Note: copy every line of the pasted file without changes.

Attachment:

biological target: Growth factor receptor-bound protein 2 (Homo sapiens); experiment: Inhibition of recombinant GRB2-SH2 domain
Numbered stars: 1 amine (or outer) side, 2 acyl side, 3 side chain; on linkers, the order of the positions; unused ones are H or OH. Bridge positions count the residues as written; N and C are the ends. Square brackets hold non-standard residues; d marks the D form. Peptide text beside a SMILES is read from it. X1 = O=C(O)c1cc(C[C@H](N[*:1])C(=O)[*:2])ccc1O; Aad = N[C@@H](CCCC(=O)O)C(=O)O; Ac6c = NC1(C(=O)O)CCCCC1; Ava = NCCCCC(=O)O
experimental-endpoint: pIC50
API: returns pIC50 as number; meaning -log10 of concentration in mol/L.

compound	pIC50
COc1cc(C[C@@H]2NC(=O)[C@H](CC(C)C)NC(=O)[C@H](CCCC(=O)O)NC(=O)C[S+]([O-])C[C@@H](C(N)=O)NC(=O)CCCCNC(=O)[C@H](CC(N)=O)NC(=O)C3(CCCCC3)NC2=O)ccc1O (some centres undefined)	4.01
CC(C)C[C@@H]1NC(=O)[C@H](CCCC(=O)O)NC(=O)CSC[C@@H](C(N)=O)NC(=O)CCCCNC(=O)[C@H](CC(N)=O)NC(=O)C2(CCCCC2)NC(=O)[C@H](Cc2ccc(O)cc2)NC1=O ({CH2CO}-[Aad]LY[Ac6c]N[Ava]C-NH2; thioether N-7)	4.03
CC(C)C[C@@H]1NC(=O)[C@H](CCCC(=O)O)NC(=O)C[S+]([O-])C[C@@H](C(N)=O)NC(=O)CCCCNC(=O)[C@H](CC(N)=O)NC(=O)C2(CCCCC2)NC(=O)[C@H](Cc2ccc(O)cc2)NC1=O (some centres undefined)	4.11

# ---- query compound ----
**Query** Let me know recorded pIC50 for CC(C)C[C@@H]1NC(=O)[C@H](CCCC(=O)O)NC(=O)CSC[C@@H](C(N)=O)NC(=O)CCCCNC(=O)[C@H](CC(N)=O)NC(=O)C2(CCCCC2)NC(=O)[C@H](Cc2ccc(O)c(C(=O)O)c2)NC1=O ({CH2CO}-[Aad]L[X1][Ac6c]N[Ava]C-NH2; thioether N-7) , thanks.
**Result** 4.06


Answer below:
biological target: Growth factor receptor-bound protein 2 (Homo sapiens); experiment: Inhibition of recombinant GRB2-SH2 domain
Numbered stars: 1 amine (or outer) side, 2 acyl side, 3 side chain; on linkers, the order of the positions; unused ones are H or OH. Bridge positions count the residues as written; N and C are the ends. Square brackets hold non-standard residues; d marks the D form. Peptide text beside a SMILES is read from it. X1 = O=C(O)c1cc(C[C@H](N[*:1])C(=O)[*:2])ccc1O; Aad = N[C@@H](CCCC(=O)O)C(=O)O; Ac6c = NC1(C(=O)O)CCCCC1; Ava = NCCCCC(=O)O
experimental-endpoint: pIC50
API: returns pIC50 as number; meaning -log10 of concentration in mol/L.

compound	pIC50
COc1cc(C[C@@H]2NC(=O)[C@H](CC(C)C)NC(=O)[C@H](CCCC(=O)O)NC(=O)C[S+]([O-])C[C@@H](C(N)=O)NC(=O)CCCCNC(=O)[C@H](CC(N)=O)NC(=O)C3(CCCCC3)NC2=O)ccc1O (some centres undefined)	4.01
CC(C)C[C@@H]1NC(=O)[C@H](CCCC(=O)O)NC(=O)CSC[C@@H](C(N)=O)NC(=O)CCCCNC(=O)[C@H](CC(N)=O)NC(=O)C2(CCCCC2)NC(=O)[C@H](Cc2ccc(O)cc2)NC1=O ({CH2CO}-[Aad]LY[Ac6c]N[Ava]C-NH2; thioether N-7)	4.03
CC(C)C[C@@H]1NC(=O)[C@H](CCCC(=O)O)NC(=O)C[S+]([O-])C[C@@H](C(N)=O)NC(=O)CCCCNC(=O)[C@H](CC(N)=O)NC(=O)C2(CCCCC2)NC(=O)[C@H](Cc2ccc(O)cc2)NC1=O (some centres undefined)	4.11

# ---- query compound ----
**Query** Let me know recorded pIC50 for CC(C)C[C@@H]1NC(=O)[C@H](CCCC(=O)O)NC(=O)CSC[C@@H](C(N)=O)NC(=O)CCCCNC(=O)[C@H](CC(N)=O)NC(=O)C2(CCCCC2)NC(=O)[C@H](Cc2ccc(O)c(C(=O)O)c2)NC1=O ({CH2CO}-[Aad]L[X1][Ac6c]N[Ava]C-NH2; thioether N-7) , thanks.
**Result** 4.06